Exclusive: He Is We Open Up About 'My Forever,' and No, They're Not Dating
He Is We have just released their debut album, 'My Forever,' but while their loyal fanbase is enjoying their catchy new songs, singer Rachel Taylor wants to set the record straight. She and her bandmate Trevor Kelly are not dating, and he does not sing on the record. Period.
The Tacoma, Wash. natives met while working in a music shop in August 2008, and built a huge following by posting songs and demos on sites like Purevolume, on which they have amassed over 2.6 million plays. The melodic duo soon signed to Universal, and released their new album on November 22. It quickly hit No. 4 on the iTunes Pop Album chart as well as No. 6 on Billboard's Heatseeker chart.
But Rachel and Trevor's relationship is strictly a super tight friendship. Sorry uber fans, but Rachel actually just got engaged and Trevor has a girlfriend. Check out our exclusive interview in which the charismatic singer dispels rumors, talks about He Is We's single, 'And Run,' what it was like collaborating with The Almost's Aaron Gillespie and what her advice is for aspiring musicians who want to stake their claim in the music world.
JSYK: Hi, Rachel! First of all, we want to say congrats on the success of 'My Forever.'
JSYK: We read that you and Trevor met at a record store back in the day. Was there any initial attraction between you two?
Rachel: No, not even remotely. He's really small, no offense. He's not a bad looking person, don't get me wrong, but I felt more of a connection when it came to our humor. I had just moved to Tacoma and I didn't have any friends, so the last thing I was looking for was a soulmate. To me, when I saw him, I was like, 'Oh my gosh! A friend!'"
JSYK: I'm sure people think you're dating.
Rachel: Lots of people do, and I have a promise ring and everyone thinks I'm engaged to Trevor. They're always kind of intimidated to come and tell us how great we are, or whatever, because they feel like we're dating and they don't want to make the other person mad. I just really want to clear the air and let everyone know that he's got a girlfriend and it isn't me.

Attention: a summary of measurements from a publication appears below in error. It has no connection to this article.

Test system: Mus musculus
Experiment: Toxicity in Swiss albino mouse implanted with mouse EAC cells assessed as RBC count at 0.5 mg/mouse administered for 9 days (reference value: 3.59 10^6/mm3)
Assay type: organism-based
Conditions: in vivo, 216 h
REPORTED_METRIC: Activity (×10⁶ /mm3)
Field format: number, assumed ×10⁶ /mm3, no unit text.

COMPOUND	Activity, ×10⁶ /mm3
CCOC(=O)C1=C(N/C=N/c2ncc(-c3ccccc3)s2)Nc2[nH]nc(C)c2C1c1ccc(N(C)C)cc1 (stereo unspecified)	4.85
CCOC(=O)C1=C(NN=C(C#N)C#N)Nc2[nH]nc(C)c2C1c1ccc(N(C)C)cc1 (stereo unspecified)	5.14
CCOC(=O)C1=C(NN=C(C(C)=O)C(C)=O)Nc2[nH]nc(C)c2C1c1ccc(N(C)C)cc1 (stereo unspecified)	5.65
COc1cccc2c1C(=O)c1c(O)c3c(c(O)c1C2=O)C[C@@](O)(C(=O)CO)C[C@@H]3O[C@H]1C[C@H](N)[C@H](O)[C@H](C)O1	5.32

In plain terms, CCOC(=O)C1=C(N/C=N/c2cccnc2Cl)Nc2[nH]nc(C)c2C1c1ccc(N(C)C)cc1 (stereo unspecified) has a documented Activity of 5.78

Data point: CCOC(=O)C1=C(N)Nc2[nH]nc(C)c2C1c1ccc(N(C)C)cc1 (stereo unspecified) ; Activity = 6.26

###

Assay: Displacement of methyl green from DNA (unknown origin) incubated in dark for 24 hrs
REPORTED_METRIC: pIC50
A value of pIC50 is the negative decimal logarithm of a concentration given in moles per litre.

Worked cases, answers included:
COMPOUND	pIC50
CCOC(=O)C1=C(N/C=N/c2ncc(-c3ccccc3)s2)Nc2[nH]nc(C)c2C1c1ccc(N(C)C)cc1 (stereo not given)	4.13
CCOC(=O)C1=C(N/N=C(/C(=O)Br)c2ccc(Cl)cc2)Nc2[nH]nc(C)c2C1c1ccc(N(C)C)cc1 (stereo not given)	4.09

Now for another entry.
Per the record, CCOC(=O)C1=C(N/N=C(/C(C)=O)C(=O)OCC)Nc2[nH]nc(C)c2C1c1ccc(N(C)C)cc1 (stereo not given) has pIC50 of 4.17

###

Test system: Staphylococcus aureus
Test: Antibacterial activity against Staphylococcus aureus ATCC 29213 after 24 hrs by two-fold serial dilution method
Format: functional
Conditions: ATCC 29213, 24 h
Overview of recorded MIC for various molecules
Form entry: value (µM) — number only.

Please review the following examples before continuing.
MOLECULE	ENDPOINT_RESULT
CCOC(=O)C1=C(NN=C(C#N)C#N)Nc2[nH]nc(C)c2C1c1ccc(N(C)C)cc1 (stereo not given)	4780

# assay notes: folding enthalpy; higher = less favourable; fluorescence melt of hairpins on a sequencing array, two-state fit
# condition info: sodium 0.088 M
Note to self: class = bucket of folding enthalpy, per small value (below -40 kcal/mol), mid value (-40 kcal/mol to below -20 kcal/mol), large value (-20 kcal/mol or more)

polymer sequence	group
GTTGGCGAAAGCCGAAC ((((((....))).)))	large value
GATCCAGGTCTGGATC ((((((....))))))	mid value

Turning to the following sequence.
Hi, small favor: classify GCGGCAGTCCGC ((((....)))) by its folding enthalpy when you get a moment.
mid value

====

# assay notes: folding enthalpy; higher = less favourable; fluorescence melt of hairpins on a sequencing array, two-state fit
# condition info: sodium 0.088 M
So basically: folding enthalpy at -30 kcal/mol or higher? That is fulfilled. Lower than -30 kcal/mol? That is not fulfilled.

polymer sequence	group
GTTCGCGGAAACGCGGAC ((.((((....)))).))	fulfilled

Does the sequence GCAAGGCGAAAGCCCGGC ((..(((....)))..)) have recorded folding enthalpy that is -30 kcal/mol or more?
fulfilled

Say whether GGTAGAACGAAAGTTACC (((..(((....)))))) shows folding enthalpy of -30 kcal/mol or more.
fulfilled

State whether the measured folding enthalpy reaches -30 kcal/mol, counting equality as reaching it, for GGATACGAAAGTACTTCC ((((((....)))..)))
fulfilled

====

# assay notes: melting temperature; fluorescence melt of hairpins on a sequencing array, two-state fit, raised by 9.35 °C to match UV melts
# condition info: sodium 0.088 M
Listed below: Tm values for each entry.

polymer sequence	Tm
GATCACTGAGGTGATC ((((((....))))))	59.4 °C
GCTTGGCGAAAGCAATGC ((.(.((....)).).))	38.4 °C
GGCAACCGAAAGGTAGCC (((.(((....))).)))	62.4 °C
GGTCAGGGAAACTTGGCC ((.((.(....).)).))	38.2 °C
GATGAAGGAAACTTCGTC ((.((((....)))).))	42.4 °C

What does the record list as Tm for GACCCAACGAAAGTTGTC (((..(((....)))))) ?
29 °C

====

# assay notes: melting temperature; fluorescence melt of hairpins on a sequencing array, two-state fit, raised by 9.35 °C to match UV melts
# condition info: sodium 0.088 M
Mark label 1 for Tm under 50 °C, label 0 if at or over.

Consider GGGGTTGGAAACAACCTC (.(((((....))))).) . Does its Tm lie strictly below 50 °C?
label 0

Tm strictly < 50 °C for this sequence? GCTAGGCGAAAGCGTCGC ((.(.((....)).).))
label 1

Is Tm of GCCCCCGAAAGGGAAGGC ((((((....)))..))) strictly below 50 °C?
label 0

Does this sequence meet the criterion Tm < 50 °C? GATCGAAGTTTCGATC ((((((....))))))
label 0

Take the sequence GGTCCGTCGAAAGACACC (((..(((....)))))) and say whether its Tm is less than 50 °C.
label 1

JSYK: Love is a huge theme on your debut album. What else inspired the songs on 'My Forever'?
Rachel: Life in general. A lot of it was definitely growing into my own skin, becoming independent and deciding that I'm just going to do this for myself. I don't need anybody anymore. I'm 20 years old right now, so it was just one of those moments in my life where I felt grown up. That's kind of where 'And Run' came from -- this huge liberating feeling of I don't need anybody. I'd love to have people, but this is my destiny; this is what I want to do. So, the record is definitely just about me having love, losing love, realizing what love really is and then finding it. It's just my journey from teenage ways of thinking to adulthood.
JSYK: How did your collaboration with Aaron Gillespie come about?
Rachel: I worked with a producer in Seattle, his name is Aaron Sprinkle, and I wrote a song on guitar called 'All About Us' and then showed it to him. I told him that it's kind of got this duet vibe and he agreed, and was like, 'I'll contact a couple friends.' Silly me, I didn't quite put it together what 'a couple friends' meant. I'm thinking old buddies that karaoke or something, and then he told me that Aaron Gillespie is on board. Of course, I freak out. I'm like, 'Oh my God ... good-looking, red-headed drummer man.' I'm a huge fan of Underoath. The Almost is awesome, don't get me wrong, I love it, but Underoath is what got me into harder music.
JSYK: Trevor sings on the record, too, right?
Rachel: He doesn't sing at all. That's all me. Everyone says that and he thinks it's the funniest thing. You should hear him sing. It is the funniest thing I've ever heard in my life. On the song 'Radio' that we did, we had him do harmonies just as a joke, because everyone kept asking, 'Does he sing?' He does the high, high harmony on that song, and that is the last time he ever did harmonies.
JSYK: What other musicians inspire you guys?
Rachel: I'm a huge fan of Kid Cudi and Eminem. Lyrically, they both really intimidate me and inspire me to be better. The flow that they have when they perform, that's exactly what I'm striving for in the future. As far as writing goes on the guitar, I love Eisley so much and Jimmy Eat World, and just a bunch of '90s stuff like Alice in Chains and Nirvana. I'm in Seattle, we grew up with grungey awesomeness.
JSYK: The Internet had a huge hand in helping you reach fans and ultimately got you a record deal. Do you think it's easier for bands to reach their dreams because of sites like Purevolume, Facebook, Myspace and Twitter?
Rachel: Definitely, yeah. It could either make or break you. The Internet has definitely opened the eyes of a bajillion more people than you would have in a coffee shop playing your music. But like I said, make or break you. There are bands online that are huge, but when they play shows they don't draw at all. It's just very interesting. Being an Internet band kind of has this weird stigma to it in the music world, so I definitely say that it helps you, but I don't know how long it'll help you.
JSYK: What's your advice for young bands who are trying to "make it"?
Rachel: I always tell people, 'Don't try.' Don't make it that the music that you're writing is just to make it. Write the music that you love and be genuine about it, and people will be attracted to it. Don't try to be too cool. People will just naturally be attracted to the stories that you tell and they will be able to relate if you're genuine.
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